Saturday, March 14, 2009

The neutrality of money (amv)

This post responds to fg’s recent discussion of the debates on who is to blame for the current economic crisis. We share a lot of common ground. Both of us believe that the primary “cause of the mess was NOT insufficient regulation of financial markets,” that rather “unsustainable credit” and thus “the extraordinary possibility of financial institutions to raise massive funds for financing very risky positions” are the root causes of the financial meltdown (even though the monetary base is not at the root of the problem). Both of us blame monetary policy and a too low interest rate, but both of us are aware of the many other factors that have contributed to unsustainable credit expansion. Both of us do think of Lehman’s bankruptcy as a trigger, a symptom, but certainly not as having any explanatory power. We agree that if policy had followed the rules proposed by contemporary monetary theory (“New-Keynesian models”), credit expansion would have been more moderate, perhaps even much more moderate. I even agree that the New-Keynesian workhorse can be modified to the extent that it ‘predicts’ boom-bust cycles (not actual prediction, of course, but in a purely analytical sense).

I slightly disagree, however, with fg’s suggestion that contemporary theory is not a problem in itself. Although the evolution of economic theory is not responsible for the performance of monetary policy in the short or even medium run, there can be little doubt that theory impacts the long-run performance of policy (it is however true that theory usually lags behind financial innovations and operational central bank policy). Just look at our central banks, the way they communicate, their institutional settings, the almost incestuous relationship between monetary theorists and policy-makers, or simply the employment opportunities at central banks. Just consider who heads the FED and who the US Treasury.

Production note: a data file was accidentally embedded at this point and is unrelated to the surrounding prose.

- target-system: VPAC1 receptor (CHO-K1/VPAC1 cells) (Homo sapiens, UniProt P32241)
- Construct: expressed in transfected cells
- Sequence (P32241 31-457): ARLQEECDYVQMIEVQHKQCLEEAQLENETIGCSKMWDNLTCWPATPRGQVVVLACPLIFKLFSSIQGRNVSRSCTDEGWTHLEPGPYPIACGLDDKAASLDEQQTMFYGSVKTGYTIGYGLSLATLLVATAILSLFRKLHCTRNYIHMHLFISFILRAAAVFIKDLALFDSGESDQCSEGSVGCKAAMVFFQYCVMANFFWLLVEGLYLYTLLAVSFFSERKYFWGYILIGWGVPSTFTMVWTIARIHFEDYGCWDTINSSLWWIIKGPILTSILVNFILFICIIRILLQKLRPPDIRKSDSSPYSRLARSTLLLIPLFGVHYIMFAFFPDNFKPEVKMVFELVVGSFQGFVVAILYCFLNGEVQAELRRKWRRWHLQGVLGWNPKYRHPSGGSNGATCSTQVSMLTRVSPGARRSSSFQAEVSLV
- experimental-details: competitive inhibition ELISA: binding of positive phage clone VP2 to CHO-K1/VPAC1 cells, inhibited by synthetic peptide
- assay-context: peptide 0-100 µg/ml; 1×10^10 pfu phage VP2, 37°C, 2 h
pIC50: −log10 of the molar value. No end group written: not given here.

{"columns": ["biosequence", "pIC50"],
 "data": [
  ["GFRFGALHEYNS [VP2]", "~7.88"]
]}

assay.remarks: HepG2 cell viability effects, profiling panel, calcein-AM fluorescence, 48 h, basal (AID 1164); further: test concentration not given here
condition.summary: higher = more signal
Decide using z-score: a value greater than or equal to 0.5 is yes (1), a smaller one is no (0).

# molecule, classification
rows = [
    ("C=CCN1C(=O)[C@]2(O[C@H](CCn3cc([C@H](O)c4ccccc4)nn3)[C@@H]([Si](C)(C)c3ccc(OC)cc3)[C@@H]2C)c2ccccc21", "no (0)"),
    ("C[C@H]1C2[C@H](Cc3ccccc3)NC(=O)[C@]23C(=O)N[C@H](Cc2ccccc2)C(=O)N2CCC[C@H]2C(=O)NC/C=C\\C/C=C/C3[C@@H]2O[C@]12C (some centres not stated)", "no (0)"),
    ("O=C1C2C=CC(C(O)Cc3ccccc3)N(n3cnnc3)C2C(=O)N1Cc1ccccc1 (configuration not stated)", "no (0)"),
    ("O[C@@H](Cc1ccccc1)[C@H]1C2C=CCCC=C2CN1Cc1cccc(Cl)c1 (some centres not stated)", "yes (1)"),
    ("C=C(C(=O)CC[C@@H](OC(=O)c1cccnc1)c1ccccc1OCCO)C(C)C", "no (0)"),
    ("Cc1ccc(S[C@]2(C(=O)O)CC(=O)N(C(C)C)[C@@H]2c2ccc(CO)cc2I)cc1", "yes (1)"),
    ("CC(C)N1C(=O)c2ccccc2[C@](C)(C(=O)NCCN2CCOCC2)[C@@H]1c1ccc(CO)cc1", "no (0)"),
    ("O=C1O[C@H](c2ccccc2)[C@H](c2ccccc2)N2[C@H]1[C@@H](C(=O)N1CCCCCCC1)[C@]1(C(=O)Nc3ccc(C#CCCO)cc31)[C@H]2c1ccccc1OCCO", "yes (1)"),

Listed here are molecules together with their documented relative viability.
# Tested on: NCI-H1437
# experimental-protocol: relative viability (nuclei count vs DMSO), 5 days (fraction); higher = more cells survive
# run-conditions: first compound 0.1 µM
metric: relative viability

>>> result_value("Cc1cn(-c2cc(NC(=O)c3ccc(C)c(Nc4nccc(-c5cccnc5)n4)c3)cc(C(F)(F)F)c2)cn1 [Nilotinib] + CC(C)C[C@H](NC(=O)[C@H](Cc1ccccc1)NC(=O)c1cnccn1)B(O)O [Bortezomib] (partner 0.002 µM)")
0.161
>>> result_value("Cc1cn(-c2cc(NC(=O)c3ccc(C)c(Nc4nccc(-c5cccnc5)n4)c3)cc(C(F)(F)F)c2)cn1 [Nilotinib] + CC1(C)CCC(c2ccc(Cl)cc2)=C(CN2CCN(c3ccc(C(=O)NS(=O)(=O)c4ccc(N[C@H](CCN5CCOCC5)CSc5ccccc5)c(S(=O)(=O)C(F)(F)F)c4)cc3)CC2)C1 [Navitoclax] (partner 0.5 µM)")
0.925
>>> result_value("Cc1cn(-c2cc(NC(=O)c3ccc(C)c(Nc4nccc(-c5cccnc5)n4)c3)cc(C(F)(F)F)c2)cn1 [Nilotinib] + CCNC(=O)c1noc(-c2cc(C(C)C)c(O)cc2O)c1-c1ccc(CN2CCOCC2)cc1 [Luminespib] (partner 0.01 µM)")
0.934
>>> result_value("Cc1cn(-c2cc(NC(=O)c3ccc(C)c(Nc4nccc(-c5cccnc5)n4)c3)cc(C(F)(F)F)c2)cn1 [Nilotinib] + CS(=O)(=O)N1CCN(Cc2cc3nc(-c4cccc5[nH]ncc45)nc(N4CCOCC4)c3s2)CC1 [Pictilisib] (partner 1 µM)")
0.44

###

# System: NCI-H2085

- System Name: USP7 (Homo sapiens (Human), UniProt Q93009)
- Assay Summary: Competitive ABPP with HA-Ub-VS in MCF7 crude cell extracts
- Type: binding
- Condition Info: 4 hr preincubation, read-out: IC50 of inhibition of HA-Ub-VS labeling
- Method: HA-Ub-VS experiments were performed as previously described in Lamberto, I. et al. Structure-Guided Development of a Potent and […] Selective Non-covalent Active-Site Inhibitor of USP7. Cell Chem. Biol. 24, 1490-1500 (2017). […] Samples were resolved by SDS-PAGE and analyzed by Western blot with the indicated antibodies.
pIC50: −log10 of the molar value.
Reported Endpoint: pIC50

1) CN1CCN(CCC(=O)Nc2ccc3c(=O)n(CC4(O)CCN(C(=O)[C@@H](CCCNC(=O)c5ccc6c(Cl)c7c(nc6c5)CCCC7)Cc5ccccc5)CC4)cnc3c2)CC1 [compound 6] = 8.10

I argue that over the past 60-70 years, economic theory heavily impacted monetary policy, the Great Moderation being a benign outcome of this highly subtle process. I also argue that while monetary theory improved policy outcome, it is itself flawed to a considerable extent so as to produce own defects. These defects contributed to the blindness of many economists to the expansionary path of Greenspanian policy (not accidentally, also Milton Friedman). Thus, at the root of the crisis we find not only policy neglecting the rules of conduct suggested by economic theory, but also theory proposing false rules. Before we, as economists, can blame politicians for the current mess, it is crucial to improve on the rules we ‘ask’ them to follow. In concrete, we should restate our understanding of money’s neutrality as a benchmark for monetary policy.

Today, the profession understands policy to be neutral as long as it guarantees price stability (however defined). Due to signal-extraction problems, in face of which rational expectations are helpless, a minimum volatility of the price level or any inflation trend maximizes real economic performance. Malinvestments and improper allocation due to exchange at false relative prices is reduced and real data properly communicated. “The deadweight losses due to relative price distortions can be […] completely eliminated, in principle, by stabilizing the aggregate price level.” (Woodford, Interest and Prices, p. 405) This is argued within the profession since Irving Fisher (an outcast to the economic circles of his time due to his adherence to price-level targeting).